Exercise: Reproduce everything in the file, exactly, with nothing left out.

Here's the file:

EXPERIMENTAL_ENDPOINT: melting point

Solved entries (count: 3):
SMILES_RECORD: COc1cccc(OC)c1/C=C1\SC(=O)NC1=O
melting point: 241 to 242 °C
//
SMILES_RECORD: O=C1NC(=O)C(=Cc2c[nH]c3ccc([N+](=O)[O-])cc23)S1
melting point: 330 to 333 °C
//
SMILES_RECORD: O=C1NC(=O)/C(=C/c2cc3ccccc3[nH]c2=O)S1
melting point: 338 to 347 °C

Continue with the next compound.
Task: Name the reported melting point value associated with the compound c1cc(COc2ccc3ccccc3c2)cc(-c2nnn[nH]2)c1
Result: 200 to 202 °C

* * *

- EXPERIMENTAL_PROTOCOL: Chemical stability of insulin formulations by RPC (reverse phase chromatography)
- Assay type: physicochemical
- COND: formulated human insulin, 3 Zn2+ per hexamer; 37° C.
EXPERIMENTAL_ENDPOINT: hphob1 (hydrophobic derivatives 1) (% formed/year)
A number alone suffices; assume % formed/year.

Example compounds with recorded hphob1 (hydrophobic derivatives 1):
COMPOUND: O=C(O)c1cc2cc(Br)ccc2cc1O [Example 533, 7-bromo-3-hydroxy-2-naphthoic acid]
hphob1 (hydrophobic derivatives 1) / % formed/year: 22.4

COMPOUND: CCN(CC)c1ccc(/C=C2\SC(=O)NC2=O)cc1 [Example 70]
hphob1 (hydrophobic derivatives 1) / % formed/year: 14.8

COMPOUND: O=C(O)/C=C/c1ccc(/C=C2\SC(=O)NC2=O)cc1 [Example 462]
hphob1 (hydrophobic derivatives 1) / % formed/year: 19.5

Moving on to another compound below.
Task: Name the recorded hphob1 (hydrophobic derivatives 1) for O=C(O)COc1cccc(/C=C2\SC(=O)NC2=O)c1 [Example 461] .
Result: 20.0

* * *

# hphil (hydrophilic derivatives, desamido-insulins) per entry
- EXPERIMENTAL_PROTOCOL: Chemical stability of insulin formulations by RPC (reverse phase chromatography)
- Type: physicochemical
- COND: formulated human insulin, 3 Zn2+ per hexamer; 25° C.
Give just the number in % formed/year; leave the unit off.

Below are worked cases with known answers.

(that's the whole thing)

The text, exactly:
EXPERIMENTAL_ENDPOINT: melting point

Solved entries (count: 3):
SMILES_RECORD: COc1cccc(OC)c1/C=C1\SC(=O)NC1=O
melting point: 241 to 242 °C
//
SMILES_RECORD: O=C1NC(=O)C(=Cc2c[nH]c3ccc([N+](=O)[O-])cc23)S1
melting point: 330 to 333 °C
//
SMILES_RECORD: O=C1NC(=O)/C(=C/c2cc3ccccc3[nH]c2=O)S1
melting point: 338 to 347 °C

Continue with the next compound.
Task: Name the reported melting point value associated with the compound c1cc(COc2ccc3ccccc3c2)cc(-c2nnn[nH]2)c1
Result: 200 to 202 °C

* * *

- EXPERIMENTAL_PROTOCOL: Chemical stability of insulin formulations by RPC (reverse phase chromatography)
- Assay type: physicochemical
- COND: formulated human insulin, 3 Zn2+ per hexamer; 37° C.
EXPERIMENTAL_ENDPOINT: hphob1 (hydrophobic derivatives 1) (% formed/year)
A number alone suffices; assume % formed/year.

Example compounds with recorded hphob1 (hydrophobic derivatives 1):
COMPOUND: O=C(O)c1cc2cc(Br)ccc2cc1O [Example 533, 7-bromo-3-hydroxy-2-naphthoic acid]
hphob1 (hydrophobic derivatives 1) / % formed/year: 22.4

COMPOUND: CCN(CC)c1ccc(/C=C2\SC(=O)NC2=O)cc1 [Example 70]
hphob1 (hydrophobic derivatives 1) / % formed/year: 14.8

COMPOUND: O=C(O)/C=C/c1ccc(/C=C2\SC(=O)NC2=O)cc1 [Example 462]
hphob1 (hydrophobic derivatives 1) / % formed/year: 19.5

Moving on to another compound below.
Task: Name the recorded hphob1 (hydrophobic derivatives 1) for O=C(O)COc1cccc(/C=C2\SC(=O)NC2=O)c1 [Example 461] .
Result: 20.0

* * *

# hphil (hydrophilic derivatives, desamido-insulins) per entry
- EXPERIMENTAL_PROTOCOL: Chemical stability of insulin formulations by RPC (reverse phase chromatography)
- Type: physicochemical
- COND: formulated human insulin, 3 Zn2+ per hexamer; 25° C.
Give just the number in % formed/year; leave the unit off.

Below are worked cases with known answers.